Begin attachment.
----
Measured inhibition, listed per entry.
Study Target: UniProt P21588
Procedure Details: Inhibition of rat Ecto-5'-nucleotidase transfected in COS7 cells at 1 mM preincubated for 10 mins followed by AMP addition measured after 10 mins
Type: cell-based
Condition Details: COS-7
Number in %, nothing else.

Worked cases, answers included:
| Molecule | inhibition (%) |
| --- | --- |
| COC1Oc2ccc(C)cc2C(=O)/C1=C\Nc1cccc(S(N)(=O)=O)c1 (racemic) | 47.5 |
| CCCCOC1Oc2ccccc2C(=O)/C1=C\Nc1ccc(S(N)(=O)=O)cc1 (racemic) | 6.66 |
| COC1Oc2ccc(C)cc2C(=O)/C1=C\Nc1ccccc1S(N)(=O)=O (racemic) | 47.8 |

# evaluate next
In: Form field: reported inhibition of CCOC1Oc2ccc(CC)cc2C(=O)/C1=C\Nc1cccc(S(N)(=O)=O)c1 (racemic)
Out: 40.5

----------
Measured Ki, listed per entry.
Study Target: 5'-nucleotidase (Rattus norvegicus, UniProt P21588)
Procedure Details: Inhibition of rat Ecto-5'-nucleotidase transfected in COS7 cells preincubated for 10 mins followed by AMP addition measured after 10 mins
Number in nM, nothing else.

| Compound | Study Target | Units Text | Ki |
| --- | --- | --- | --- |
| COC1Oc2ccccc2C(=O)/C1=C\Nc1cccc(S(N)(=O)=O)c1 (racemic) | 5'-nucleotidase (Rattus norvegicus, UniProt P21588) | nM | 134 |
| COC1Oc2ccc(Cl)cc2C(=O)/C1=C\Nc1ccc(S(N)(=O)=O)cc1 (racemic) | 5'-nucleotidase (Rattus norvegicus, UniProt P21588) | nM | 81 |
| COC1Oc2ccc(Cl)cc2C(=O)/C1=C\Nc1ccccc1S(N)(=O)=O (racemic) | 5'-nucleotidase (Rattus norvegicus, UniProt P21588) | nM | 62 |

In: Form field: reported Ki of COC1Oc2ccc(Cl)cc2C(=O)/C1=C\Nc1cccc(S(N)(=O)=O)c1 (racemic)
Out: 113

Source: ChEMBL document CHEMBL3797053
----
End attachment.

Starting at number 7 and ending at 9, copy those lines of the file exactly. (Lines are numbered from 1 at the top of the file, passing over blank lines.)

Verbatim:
Worked cases, answers included:
| Molecule | inhibition (%) |
| --- | --- |